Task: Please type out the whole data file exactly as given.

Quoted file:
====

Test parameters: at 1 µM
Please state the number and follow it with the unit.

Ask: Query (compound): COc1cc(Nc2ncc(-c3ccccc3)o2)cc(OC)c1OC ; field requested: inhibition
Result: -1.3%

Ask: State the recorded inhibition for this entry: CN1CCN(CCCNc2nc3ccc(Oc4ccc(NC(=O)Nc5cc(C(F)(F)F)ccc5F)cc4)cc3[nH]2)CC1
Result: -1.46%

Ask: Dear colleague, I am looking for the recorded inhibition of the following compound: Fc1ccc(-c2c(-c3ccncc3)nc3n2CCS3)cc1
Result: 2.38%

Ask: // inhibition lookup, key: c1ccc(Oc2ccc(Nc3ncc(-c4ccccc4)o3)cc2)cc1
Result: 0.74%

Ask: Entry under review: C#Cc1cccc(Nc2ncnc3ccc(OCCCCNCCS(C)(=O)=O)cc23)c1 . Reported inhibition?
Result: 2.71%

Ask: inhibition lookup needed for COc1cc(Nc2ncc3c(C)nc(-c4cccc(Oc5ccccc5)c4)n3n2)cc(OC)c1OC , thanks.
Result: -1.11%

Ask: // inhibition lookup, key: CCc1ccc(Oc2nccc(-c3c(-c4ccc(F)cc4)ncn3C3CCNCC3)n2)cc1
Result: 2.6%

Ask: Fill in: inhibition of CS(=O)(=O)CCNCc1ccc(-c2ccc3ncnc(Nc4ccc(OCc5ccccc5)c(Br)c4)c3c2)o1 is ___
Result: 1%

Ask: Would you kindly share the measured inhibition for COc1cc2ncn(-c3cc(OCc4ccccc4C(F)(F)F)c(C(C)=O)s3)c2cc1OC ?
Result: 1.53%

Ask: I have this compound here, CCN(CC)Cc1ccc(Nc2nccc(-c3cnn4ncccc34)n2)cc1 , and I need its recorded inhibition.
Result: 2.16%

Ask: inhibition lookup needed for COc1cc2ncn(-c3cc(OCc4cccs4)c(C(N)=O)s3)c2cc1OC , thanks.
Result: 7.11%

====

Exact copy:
Test parameters: at 1 µM
Please state the number and follow it with the unit.

Ask: Query (compound): COc1cc(Nc2ncc(-c3ccccc3)o2)cc(OC)c1OC ; field requested: inhibition
Result: -1.3%

Ask: State the recorded inhibition for this entry: CN1CCN(CCCNc2nc3ccc(Oc4ccc(NC(=O)Nc5cc(C(F)(F)F)ccc5F)cc4)cc3[nH]2)CC1
Result: -1.46%

Ask: Dear colleague, I am looking for the recorded inhibition of the following compound: Fc1ccc(-c2c(-c3ccncc3)nc3n2CCS3)cc1
Result: 2.38%

Ask: // inhibition lookup, key: c1ccc(Oc2ccc(Nc3ncc(-c4ccccc4)o3)cc2)cc1
Result: 0.74%

Ask: Entry under review: C#Cc1cccc(Nc2ncnc3ccc(OCCCCNCCS(C)(=O)=O)cc23)c1 . Reported inhibition?
Result: 2.71%

Ask: inhibition lookup needed for COc1cc(Nc2ncc3c(C)nc(-c4cccc(Oc5ccccc5)c4)n3n2)cc(OC)c1OC , thanks.
Result: -1.11%

Ask: // inhibition lookup, key: CCc1ccc(Oc2nccc(-c3c(-c4ccc(F)cc4)ncn3C3CCNCC3)n2)cc1
Result: 2.6%

Ask: Fill in: inhibition of CS(=O)(=O)CCNCc1ccc(-c2ccc3ncnc(Nc4ccc(OCc5ccccc5)c(Br)c4)c3c2)o1 is ___
Result: 1%

Ask: Would you kindly share the measured inhibition for COc1cc2ncn(-c3cc(OCc4ccccc4C(F)(F)F)c(C(C)=O)s3)c2cc1OC ?
Result: 1.53%

Ask: I have this compound here, CCN(CC)Cc1ccc(Nc2nccc(-c3cnn4ncccc34)n2)cc1 , and I need its recorded inhibition.
Result: 2.16%

Ask: inhibition lookup needed for COc1cc2ncn(-c3cc(OCc4cccs4)c(C(N)=O)s3)c2cc1OC , thanks.
Result: 7.11%